B. AMBROSIUS, Tom. iv., De Dignitate Sacerdotali, c. 1. “Does any one, dearest brethren, remember God's rebuke to the slothful servant for baving hid in the ground the inoney which he had received to be distributed: Why hast thou not deposited my money with the bankers, that at my coming I may receive my own with usury ? Therefore man must not, as a slothful hearer, keep for his own use alune the heavenly grace which had been given unto him; by making it available to all people, by distributing it copiously he will surely possess it, that by so doing he may yield edifying fruit to himself and to several others, and like the fine tree loaded with apples, it occupies not fruitlessly the ground whilst it lives, both itself is adorned with its fruits and every person that partakes of its fruit is nourished. The holy apostle teaches the same principle : Seek not the things that are your own but those that are other men's. And again : I seek not that which is profitable to myself, but to many others that I may be saved. Therefore, we, to whom is entrusted the dispensing of the word of God and who have undertaken to feed and foster the flock of Christ, must know that our danger is great, if our life proclaim not our calling, even if our tongue be silent. Although the troubles of this world deter me from preaching, the greatness of the precept urges me to it. Wo to me, if I preach not, or, if I hold for any time the Lord's money buried in the earth—the talent hid in my heart, and, if I keep the candle of the divine word hid under the tub, not exposed upon the candlestick before the eyes of all men ; and if I throw not open the bolts of human ignorance with the heavenly keys which, we priesis, have through the apostle Peter received, that I may for the services of my little tongue deserve to hear : Well done, good and faithful servant, because thou hast been faithful over a few things, I will place thee over many things ; enter thou into the joy of the Lord.— Moved with the fear of such awful rebukes and threats, and actuated with fraternal charity, I address not the people as usual, but shall now direct my language to the teachers of the people ; now as an humble servant, as a bishop to ihe priests, as a prelate to the pontiffs, I shall not hesitate to preach with confidence on the affairs of our common salvation. Nor shall I make any pretension to greater learning by preaching in charity to my brother clergy ; nor shall I raise any claim to a perfection of life by teaching others the way to perfection, but rather that I may partake of the fruit of my preaching unto others.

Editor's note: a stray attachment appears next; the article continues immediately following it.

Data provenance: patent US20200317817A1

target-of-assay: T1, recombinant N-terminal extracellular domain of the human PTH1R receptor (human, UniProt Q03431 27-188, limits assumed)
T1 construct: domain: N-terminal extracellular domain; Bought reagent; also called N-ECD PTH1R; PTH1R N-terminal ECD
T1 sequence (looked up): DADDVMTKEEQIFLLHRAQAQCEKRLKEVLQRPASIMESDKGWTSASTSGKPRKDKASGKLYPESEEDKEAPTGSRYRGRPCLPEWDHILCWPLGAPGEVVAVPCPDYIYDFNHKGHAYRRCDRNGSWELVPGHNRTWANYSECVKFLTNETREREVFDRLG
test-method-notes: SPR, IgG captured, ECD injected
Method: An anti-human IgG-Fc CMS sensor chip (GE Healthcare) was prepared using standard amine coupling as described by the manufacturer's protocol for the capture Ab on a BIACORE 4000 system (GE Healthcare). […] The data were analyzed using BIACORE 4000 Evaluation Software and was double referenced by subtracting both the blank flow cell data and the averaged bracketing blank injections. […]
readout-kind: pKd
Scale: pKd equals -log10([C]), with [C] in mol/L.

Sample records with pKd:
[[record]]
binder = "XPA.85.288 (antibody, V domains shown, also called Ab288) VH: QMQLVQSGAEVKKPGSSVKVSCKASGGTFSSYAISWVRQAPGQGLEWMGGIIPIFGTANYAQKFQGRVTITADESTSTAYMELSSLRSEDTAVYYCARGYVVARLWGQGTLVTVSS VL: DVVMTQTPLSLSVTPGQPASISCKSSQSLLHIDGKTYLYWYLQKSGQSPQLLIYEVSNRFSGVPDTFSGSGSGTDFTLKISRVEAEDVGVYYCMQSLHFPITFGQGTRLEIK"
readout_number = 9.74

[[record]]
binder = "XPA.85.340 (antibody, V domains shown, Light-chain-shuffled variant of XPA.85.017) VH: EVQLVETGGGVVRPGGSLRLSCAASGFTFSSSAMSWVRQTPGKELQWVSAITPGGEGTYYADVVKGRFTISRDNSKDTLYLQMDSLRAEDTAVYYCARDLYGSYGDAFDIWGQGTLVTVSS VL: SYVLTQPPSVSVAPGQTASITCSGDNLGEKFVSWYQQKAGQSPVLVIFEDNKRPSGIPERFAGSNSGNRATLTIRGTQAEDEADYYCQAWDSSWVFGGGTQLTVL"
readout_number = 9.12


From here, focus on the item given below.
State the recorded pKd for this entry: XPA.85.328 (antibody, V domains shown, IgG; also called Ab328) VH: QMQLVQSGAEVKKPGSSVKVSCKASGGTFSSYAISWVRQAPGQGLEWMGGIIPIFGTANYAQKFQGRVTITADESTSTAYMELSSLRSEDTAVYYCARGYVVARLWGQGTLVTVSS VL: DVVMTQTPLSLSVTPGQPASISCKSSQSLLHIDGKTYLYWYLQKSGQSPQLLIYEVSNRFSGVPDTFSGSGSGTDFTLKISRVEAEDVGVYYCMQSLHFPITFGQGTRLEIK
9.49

Chap. 2. "I shall now, to the best of my abilities, with the help of divine grace and of the prayers of my hearers, enter upon the intended path ; and placed, as in the bosom of my brother priests, I shall address the priests themselves. Hear me, most happy fathers, and if you please, most holy fathers ; hearken to me, ye Levitical race, ye Sacerdotal progeny, ye hallowed generation, ye leaders and rulers of the flock of Christ. Hearken to me at one and the same time, teaching under fear and anxiety for the threats and rewards, admonishing and striving to set forth the dignity of the Priesthood ; that whilst we exhibit to you the prerogatives of that dignity we may produce corresponding works, and that we who know in our hearts the truth, may not lack in works. It is proper that the priestly dignity be first understood and then sustained by us, in order that the Psalmist's sayings apply not to us. The man who understands not when he is in honor, is compared to senseless beasts, and is become like unto them. But the episcopal honor and dignity could not, my brethren, be expressed by any comparisons. If you compare it to the glittering crowns of kings, or to the splendid diadems of princes, the comparison is more defective than if you compare pallid lead with shining gold : insomuch as you see the necks of kings, and princes bowned down at the priests' knees, believing that after having kissed their right hands they reap the benefit of their prayers. But what shall I say of the body of the people, to whom they were not only preferred by the Lord, but over whom they were even commanded in the gospel to preside, as it were, by right of inheritance ? It being certainly declared by the Lord to St. Peter ; Peter, Lovest thou me? And what said he? Thou knowest, Lord, that I love thee. And being thrice questioned, he thrice answered. The Lord repeated the third time : Feed my sheep. Which sheep and flock St. Peter then received, and not he alone, but we all received them with him. They are therefore entrusted to the government of the priests ; are properly said to be subject to their rectorship ; it being declared in the shining light of the gospel : The disciple is not above his master, nor the servant above his lord; it is enough for the disciple to be as his master, and for the servant to be as his lord.